Whether your parent is still in an independent living situation or another senior living setting, part of your eldercare responsibilities include being prepared in case of a disaster such as fire, hurricane, flood, or other event.
Here are some eldercare tips for disaster preparedness adapted from the Alzheimer's Association:
Know Your Plan
- If your parent is still in an independent living situation, map out a plan for evacuation and determine where you and your parent will go for shelter.
- If your parent is in another senior living situation, talk to the facility and learn about its evacuation plan so that you know what to expect.
- Be sure to enroll in an eldercare service such as MedicAlert so that your parent can be located during a disaster and so his or her medical information is available in case of an emergency.
Assemble an Emergency Kit
- Include a few sets of clothing and shoes.
- If you can, include extra medications or at least a list of medications and dosages along with your parent's eldercare contacts.
- Pack important documents that you might need such as power of attorney, Social Security cards, insurance records, and extra identification.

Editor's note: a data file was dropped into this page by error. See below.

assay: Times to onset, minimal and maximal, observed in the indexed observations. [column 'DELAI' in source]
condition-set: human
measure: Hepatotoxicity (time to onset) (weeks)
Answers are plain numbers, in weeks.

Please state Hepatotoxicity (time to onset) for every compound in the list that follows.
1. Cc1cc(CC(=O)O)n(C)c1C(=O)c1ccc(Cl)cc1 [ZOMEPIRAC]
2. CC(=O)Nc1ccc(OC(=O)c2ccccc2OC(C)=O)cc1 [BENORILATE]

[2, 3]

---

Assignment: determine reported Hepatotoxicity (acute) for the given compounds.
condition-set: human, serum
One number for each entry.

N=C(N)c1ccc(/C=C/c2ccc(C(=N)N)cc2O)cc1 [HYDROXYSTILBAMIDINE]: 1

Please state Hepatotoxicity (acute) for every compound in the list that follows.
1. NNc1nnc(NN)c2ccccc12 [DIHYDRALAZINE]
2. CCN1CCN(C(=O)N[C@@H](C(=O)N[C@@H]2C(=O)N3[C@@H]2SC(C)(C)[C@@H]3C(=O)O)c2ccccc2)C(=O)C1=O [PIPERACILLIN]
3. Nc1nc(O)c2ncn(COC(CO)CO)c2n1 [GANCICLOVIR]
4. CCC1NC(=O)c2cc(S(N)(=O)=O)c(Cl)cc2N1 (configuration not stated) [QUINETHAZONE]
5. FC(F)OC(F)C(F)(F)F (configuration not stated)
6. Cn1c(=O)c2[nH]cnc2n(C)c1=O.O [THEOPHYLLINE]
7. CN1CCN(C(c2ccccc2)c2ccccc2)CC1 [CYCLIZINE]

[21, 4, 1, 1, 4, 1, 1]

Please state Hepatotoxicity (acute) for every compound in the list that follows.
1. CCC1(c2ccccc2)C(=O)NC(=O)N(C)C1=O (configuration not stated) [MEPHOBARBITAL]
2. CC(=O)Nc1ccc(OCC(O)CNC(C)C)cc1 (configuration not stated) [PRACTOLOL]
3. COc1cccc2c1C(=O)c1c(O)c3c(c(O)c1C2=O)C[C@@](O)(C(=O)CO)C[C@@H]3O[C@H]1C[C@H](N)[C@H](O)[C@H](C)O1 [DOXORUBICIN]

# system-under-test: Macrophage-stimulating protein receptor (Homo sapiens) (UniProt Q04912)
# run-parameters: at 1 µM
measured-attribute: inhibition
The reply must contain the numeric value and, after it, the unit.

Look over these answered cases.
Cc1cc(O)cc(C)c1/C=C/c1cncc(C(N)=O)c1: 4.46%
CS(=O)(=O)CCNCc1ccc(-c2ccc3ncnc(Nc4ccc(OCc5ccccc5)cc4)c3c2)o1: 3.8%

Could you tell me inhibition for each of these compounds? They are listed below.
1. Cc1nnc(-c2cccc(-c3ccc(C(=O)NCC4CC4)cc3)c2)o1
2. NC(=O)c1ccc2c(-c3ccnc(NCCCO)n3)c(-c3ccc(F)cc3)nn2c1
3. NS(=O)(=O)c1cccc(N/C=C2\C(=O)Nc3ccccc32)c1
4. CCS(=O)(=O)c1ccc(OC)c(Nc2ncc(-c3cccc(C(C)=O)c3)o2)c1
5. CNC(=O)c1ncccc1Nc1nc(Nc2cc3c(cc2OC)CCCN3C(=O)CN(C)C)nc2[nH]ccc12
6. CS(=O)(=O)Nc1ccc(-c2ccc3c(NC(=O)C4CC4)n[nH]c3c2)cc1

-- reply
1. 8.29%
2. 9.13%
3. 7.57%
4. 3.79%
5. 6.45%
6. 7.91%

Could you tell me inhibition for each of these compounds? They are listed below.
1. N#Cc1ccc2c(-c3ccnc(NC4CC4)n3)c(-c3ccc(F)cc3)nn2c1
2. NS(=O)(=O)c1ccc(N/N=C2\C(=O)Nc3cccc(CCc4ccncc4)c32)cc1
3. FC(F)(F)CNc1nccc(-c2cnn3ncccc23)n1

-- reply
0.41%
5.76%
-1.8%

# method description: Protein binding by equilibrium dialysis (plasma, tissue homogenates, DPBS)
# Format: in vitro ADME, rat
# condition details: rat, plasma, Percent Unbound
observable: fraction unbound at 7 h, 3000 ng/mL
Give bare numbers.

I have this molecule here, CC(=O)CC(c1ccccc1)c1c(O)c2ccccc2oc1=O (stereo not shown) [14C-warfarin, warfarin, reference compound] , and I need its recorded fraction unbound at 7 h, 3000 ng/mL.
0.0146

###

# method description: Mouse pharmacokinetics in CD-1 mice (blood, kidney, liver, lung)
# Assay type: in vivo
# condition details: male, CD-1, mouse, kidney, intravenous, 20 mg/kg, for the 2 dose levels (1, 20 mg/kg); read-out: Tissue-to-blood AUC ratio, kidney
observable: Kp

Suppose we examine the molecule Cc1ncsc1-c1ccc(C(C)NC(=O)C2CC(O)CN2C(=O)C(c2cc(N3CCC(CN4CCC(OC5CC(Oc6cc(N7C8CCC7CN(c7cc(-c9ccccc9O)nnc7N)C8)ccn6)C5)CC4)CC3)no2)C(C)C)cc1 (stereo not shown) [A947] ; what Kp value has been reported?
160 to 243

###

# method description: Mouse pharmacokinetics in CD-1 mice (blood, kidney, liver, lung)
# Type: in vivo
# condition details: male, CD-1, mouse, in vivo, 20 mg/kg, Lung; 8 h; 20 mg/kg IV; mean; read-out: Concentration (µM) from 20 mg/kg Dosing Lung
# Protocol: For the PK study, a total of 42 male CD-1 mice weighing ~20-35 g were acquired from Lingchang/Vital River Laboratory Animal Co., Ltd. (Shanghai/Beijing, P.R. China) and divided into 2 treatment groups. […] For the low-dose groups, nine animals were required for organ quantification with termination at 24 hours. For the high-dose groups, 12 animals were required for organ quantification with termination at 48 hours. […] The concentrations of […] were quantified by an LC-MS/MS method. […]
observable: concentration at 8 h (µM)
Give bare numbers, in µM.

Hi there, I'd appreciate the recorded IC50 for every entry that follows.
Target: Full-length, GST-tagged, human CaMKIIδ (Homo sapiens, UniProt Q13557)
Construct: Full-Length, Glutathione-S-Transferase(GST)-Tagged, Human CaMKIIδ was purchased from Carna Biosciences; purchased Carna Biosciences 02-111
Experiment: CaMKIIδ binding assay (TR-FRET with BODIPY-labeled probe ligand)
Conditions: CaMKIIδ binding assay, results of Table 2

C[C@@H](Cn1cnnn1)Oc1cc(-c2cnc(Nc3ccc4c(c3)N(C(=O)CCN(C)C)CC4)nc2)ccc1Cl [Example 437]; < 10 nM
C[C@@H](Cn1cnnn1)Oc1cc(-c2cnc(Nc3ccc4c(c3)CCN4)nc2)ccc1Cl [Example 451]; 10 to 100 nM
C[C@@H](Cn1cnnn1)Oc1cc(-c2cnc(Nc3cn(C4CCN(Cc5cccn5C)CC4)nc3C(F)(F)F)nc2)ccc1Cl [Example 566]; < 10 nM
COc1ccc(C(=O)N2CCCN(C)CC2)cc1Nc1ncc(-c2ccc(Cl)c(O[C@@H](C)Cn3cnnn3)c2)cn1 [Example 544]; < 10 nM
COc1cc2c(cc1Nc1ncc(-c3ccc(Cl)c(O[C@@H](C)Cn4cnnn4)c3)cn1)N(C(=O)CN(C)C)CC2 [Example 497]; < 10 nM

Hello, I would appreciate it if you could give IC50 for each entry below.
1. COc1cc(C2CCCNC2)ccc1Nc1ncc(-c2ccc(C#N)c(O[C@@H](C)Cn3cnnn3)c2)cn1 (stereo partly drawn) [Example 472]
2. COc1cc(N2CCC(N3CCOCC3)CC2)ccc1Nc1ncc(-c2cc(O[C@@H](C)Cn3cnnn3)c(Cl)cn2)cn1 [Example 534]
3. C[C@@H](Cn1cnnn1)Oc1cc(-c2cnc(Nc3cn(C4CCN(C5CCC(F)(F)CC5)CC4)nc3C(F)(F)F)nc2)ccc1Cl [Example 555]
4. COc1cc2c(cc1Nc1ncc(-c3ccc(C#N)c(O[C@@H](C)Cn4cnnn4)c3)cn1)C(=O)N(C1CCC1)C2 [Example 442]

- If your parent is incontinent, don't forget senior living products such as adult incontinence products.
- Include bottled water and nonperishable foods.
- Make sure that everything is stored in a watertight container.
If Danger Is Imminent...
- Take your parent to a safe place, either chosen by you or your parent's senior living facility.
- Leave town early if you think that there will be traffic and other delays.
- If you can, stock up on extra medications, oxygen, or any other eldercare supplies your parent might need.
- Keep family members in the loop about where you and your parent are traveling and staying until you can return home again.
Stay Calm and Alert
- As your parent's eldercare provider, it's important to stay calm, alert, and reassuring during a disaster, especially if your parent has a memory disorder such as Alzheimer's disease.
- Regardless of where you are staying, notify key personnel of any health problems of your parent's that may affect his or her behavior or needs at the shelter.
- Don't leave your parent unattended if he or she has a memory impairment.
- Be sure to take good care of yourself during the disaster so you can stay calm and reassuring for your parent.
Have you already been through a disaster while providing eldercare for your parent? If so, what tips do you have for other caregivers? Post a comment to this blog, and be sure to sign up for our RSS Feed to receive regular updates about new eldercare topics posted on EldercareABC.com.
--Carrie L. Hill, Ph.D